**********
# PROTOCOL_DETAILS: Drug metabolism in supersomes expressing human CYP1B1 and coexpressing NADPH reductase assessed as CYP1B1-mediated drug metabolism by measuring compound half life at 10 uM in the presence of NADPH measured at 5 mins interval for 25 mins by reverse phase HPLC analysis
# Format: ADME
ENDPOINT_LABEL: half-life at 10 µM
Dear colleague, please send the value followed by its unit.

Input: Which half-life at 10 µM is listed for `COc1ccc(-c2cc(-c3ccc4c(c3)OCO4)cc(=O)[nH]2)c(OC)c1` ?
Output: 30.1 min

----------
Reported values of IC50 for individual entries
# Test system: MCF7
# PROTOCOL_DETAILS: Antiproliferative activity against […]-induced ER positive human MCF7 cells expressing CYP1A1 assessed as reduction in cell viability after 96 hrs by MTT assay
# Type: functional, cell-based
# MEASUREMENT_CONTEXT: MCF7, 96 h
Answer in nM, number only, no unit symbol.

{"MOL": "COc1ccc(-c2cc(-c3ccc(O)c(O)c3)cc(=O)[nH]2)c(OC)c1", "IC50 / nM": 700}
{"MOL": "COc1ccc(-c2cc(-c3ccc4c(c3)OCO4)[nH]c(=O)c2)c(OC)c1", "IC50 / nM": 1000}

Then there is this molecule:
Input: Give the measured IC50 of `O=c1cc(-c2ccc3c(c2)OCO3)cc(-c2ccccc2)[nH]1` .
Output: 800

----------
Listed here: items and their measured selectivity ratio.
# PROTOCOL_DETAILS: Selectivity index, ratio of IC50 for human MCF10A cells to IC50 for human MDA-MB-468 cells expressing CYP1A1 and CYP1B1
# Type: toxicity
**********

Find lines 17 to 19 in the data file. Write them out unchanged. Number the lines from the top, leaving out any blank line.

Input: Give the measured IC50 of `O=c1cc(-c2ccc3c(c2)OCO3)cc(-c2ccccc2)[nH]1` .
Output: 800

----------